Rapha Continental : Java
“The Rapha Continental is about the view from the road less travelled. It is about seeing the land through the eyes of the people you meet, and learning its story through their voices; sharing those intimate, compelling moments you can only discover when you ride.”
WORDS: Adam Horler
Java is an intense place. From the minute you step off the plane onto the tarmac in Yogyakarta you are assaulted by the chaos of the people, voices and heat.
Java is a land formed by geological activity but dressed by human hands; here, on the world’s most populous island, small farms litter the landscape. The elemental nature of Java is volcanic. The island is dotted with volcanic peaks and is one of the most active spots along the Ring of Fire, that roughly semi-circular line of volcanoes found in the Pacific. Central Java has a chain of eight ‘stratovolcanoes’, tall conical mountains that run from north to south, one of which, Gunung Merapi, remains very active.
A friend of mine, Bryan Hoare, told me about some riding he’d done around the Javan retreat of MesaStila, which was unlike any other riding in the world. Seven of central Java’s stratovolcanoes are within riding distance of MesaStila and to our knowledge, no one has ever ridden around all of them. So we decided we should.
We put our bikes together at Yogyakarta airport, overseen by a crowd of curious locals, and then made our way through the motorcycle-infested streets of the city. We broke free of the traffic onto less congested streets and headed for Borobudur. The ancient Buddhist temple is the reason most people go to Yogyakarta and it’s the most visited tourist attraction in Indonesia.
After dismounting, we ascended the famous seven tiers of the temple and were greeted by the sight of several volcanic cones peeping above the mist and greenery of the plain. Pictures can hint at it, film perhaps more so, but to experience the true majesty of the volcanoes around Borobudur you really have to stand before them.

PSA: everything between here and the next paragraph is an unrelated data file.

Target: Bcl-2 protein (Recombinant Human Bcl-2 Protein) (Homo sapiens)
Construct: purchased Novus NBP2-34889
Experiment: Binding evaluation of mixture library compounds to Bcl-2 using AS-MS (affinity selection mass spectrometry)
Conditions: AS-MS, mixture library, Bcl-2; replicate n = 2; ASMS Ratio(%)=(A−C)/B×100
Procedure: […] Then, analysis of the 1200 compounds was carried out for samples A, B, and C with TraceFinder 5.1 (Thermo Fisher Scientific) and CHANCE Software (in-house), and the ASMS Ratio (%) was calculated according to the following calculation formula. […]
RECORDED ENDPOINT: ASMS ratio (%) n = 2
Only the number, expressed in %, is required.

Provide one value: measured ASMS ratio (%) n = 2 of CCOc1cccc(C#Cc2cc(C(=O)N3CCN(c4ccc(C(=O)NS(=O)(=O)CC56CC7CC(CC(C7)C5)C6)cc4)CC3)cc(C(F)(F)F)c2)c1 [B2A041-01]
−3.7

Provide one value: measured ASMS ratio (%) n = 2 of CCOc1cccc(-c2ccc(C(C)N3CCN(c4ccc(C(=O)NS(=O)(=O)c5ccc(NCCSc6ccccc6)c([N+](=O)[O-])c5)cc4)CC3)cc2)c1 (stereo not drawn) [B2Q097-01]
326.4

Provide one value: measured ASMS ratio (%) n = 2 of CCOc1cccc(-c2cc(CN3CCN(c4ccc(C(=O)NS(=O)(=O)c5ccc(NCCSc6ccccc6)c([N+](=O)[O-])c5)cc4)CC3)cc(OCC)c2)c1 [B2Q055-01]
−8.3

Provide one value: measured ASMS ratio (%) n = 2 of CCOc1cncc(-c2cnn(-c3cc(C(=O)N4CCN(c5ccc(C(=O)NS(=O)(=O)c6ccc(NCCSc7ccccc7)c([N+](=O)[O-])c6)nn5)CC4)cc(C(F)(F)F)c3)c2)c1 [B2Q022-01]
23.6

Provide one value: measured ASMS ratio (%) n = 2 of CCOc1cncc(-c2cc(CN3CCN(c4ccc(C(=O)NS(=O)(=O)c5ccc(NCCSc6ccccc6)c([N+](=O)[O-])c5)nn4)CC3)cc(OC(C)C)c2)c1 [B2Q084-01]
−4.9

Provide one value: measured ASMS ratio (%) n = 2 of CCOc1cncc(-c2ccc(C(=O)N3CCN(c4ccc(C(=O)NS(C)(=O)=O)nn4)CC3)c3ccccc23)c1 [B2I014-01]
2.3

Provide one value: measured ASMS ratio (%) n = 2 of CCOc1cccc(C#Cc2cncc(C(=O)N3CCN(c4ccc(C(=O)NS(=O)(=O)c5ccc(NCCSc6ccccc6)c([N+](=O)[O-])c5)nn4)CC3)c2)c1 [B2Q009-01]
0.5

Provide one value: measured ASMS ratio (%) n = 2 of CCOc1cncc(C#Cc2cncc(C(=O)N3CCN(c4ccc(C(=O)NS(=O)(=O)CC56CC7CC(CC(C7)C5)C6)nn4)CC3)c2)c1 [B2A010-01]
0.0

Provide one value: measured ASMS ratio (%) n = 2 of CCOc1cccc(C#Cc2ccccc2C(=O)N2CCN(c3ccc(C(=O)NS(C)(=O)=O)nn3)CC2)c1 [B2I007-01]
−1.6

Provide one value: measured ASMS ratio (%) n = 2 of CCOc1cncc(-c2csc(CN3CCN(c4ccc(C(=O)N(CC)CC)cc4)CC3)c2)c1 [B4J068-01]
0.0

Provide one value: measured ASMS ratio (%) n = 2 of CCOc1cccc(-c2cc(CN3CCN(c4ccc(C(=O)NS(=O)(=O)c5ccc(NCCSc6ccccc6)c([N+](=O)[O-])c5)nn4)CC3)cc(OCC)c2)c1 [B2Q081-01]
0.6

We rode the last 30km of the day in total darkness, with just our bike lights and the flickering headlights of motorbikes accompanying us. Surrounded by the noises and smells of the tropical night, it was one of the more memorable rides I have done banking 1,229m of ascent.
Day one proper brought the first major challenge of the week – attempting to ride up the broken road of Mount Telomoyo. No road bikes had ever ridden up here but before we attempted to be the first we had 1,400m of climbing on Javanese mountain roads to enjoy; and that meant lots of 16-20% gradients.
Telomoyo itself was just about the most fun I’ve ever had riding up a mountain. The steep pitches, coupled with huge potholes and sections of totally decimated pavement, made for plenty of cursing and toppling over but also plenty of laughing, despite the 40-degree heat of the afternoon.
That evening, a few cassette changes were made. The next day included a loop between another two huge stratovolcanoes, Sumbing and Sindoro, both of which stand at more than 3,000m.
The first climb of day two lifted us 526m, over roughly 10km. After a great descent, made more challenging by kamikaze moped riders pulling out of side roads, we rode around the base of Sindoro to Plantation Road, a thin ribbon of tarmac that rises straight up, between rows of tea bushes into the clouds. As we started the ascent, the rain began to fall, a very welcome gift. It did not rain for long, though, and with the thermostat immediately turned up again, the humidity began to close in.
Climb statistics alone don’t do justice to a volcano climb. At 11.2km, Plantation Road rises 838m and has an average gradient of 7.5%. With plenty of sections well above 20%, it offers a brutal test of mental and physical strength. We were rewarded with a great twisting descent and a relatively easy 50km back to our base. That day’s ride, 145km and including 3,084m of ascent, ensured we slept well.
Day three was an unknown entity. We were heading up between two more giant volcanoes, Merbabu and Gunung Merapi. The latter is the most active volcano in Indonesia and has been erupting regularly since 1548. It last erupted in 2010, killing 353 people and displacing more than 320,000. Fortunately, every eruption has been in a southerly, seaward direction, and we were passing Merapi to the north and west.
Merbabu was as merciless as Plantation Road, 12km with 841m of elevation, including a horror stretch of 2.3km at an average gradient of 12.5%. By the time four of us had to bow out for the day, we had ridden just 106km but climbed 2,895 punishing metres. The two of our party that were left rode into the night to face the last climb, riding the last 30km over the shoulder of a simmering volcano.